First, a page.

Miguel Alonso
Country Manager
View from the Top

Location, Location, Location

Wed, 02/22/2017 - 12:24

Q: How was ACCIONA Energía able to compete in the market given such low prices?

A: This phenomenon did not start in Mexico but in other international markets, for example Peru, where some companies implemented risky strategies to establish a presence. including lowering their prices to record low levels. In this aggressive competition for positioning, there were players, including ourselves, who could not reach these prices. We then realized we needed to rethink our approach and look at what these companies were doing. We were one of the few large names in the industry to read the signals and adjust its generation prices to be more competitive.

Suppliers and manufacturers in the industry have also stepped up their game to meet the demands of project developers. These prices were the result of efforts across the entire industry. It is important to note that the reduction in price also means less profitability, it has remained the same. We have fixed inefficiencies and optimized our costs without compromising quality. In 2010 the average price per megawatt of installed wind energy capacity was US$2 million. Now the cost is much cheaper because the installation and component costs are lower.

Q: What was the difference in strategy going into the first and second auctions?

A: Our strategy was all about location. In the first auction there were some advantages given to projects located in the Yucatan peninsula. We were then able to prepare a highly attractive proposal for a wind energy project there, offering a great number of equivalent full-load hours. For the auction process we used a differentiation strategy, presenting two offers for the same project, one for CELs and one for energy (annual megawatt-hours). We won by a tight margin but with a project that is profitable and able to provide CELs and energy at competitive prices. ACCIONA Energía really wanted to be a winner at this first auction because it was considered a strategical move for us.

In the second auction we decided to build a solar energy proposal because we wanted to enter the PV solar sector. ACCIONA Energía has been involved in the construction of all types of projects globally – wind, biomass, solar – but in Mexico we are mainly considered wind farm developers. We then wanted to broaden our presence in the Mexican renewable energy sector by entering the solar market with a profitable offer. Our solar project in Sonora will be offering 478MWh and a 29MW capacity per year as part of the agreement with CFE but we are also about to close a bilateral contract with a private off-taker to sell the surplus energy produced at this facility.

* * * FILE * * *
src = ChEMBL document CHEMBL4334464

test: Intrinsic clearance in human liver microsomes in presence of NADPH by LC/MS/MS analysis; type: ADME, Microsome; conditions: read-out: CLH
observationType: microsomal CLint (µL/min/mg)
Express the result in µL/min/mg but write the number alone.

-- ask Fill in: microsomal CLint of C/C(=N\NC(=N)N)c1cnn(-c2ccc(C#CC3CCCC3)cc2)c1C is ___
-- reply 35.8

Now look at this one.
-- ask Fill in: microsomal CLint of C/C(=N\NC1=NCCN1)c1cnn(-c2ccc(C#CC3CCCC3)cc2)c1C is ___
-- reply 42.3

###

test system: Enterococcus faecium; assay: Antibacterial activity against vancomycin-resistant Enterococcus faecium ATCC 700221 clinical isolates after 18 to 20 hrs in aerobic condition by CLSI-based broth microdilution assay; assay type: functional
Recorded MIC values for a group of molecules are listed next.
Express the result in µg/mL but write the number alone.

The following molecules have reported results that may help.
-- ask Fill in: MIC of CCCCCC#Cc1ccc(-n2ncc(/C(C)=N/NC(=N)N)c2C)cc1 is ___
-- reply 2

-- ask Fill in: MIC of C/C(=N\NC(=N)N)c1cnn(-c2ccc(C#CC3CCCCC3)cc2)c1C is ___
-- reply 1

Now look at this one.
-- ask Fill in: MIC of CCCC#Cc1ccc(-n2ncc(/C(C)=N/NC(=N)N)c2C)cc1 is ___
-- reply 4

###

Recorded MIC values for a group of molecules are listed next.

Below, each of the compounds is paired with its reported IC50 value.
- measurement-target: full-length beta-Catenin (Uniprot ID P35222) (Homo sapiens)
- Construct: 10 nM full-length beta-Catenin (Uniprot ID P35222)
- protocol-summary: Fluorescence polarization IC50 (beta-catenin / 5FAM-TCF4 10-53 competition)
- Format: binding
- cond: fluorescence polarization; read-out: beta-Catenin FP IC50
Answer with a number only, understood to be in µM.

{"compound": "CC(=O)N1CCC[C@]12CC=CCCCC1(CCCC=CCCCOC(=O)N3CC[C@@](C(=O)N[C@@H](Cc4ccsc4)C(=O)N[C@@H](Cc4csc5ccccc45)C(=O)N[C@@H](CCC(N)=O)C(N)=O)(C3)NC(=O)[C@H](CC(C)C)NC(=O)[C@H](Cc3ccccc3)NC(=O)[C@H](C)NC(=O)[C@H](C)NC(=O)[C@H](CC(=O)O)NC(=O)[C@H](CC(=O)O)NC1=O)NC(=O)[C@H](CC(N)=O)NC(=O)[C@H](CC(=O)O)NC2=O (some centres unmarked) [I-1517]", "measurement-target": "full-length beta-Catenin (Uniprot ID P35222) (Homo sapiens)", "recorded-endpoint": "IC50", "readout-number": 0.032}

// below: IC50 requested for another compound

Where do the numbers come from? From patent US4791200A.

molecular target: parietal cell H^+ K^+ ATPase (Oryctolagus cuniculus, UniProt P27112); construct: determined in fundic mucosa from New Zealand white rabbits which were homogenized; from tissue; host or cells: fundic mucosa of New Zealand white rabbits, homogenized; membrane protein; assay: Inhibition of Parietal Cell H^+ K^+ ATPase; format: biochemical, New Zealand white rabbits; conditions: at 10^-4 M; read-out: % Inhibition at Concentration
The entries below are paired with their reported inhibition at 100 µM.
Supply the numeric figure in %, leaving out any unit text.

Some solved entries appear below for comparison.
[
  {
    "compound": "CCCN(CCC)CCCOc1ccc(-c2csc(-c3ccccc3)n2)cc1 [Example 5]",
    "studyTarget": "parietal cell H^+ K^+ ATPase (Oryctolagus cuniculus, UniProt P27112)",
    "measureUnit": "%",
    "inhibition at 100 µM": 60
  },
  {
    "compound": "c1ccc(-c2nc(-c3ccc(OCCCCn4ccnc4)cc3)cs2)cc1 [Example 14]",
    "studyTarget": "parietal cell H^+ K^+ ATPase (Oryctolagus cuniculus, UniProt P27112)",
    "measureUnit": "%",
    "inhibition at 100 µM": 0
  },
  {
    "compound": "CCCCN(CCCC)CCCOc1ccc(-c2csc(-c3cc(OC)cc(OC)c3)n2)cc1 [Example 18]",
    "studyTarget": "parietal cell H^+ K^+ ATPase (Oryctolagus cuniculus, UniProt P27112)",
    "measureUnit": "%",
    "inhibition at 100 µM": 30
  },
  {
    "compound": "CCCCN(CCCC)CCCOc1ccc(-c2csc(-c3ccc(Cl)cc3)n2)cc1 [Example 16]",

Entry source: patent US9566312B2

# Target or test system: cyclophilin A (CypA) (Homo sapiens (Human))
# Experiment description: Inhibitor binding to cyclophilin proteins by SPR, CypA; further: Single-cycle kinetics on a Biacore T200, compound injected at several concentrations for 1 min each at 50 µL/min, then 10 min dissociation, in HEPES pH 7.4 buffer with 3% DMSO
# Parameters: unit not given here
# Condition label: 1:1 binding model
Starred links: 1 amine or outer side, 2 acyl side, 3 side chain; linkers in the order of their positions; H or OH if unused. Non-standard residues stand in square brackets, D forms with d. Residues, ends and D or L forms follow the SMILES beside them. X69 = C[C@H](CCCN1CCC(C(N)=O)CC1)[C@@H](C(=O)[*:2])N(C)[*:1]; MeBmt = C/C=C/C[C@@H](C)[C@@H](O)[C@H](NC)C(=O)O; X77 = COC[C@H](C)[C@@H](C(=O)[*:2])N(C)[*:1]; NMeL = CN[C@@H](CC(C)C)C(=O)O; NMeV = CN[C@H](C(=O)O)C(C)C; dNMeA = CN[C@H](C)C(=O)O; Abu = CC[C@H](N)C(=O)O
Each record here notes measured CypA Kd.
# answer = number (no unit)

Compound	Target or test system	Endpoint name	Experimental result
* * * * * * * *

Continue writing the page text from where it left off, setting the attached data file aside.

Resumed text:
Q: What drove ACCIONA Energía to select Biofields as its partner for the solar project in Sonora?

A: ACCIONA Energía has enjoyed having Mexican partners since it arrived in Mexico 32 years ago. We consider ourselves a Mexican company after that many years in the market but few others see us that way. Having Mexican partners adds a lot of value at the national level. We have had extensive experience in the past working with companies like CEMEX. It was like having a big brother in the schoolyard, helping us to be more accepted. Working with Biofields is also going great. They have strong experience in agricultural management because they started as a biofuels company, making them the best partner for our PV solar project in Sonora.

Q: What other opportunities do you see for ACCIONA Energía besides the power auctions?

A: The auctions were the first incentive the market needed to start moving forward. The projects and the needs were there but nothing happened until CENACE organized the first auction in March. The Mexican government is making a strong push on this front that we as a renewable energy company are supporting by enhancing trust in the market. ACCIONA Energía is not just some random name selling energy, it has 32 years of experience in this market.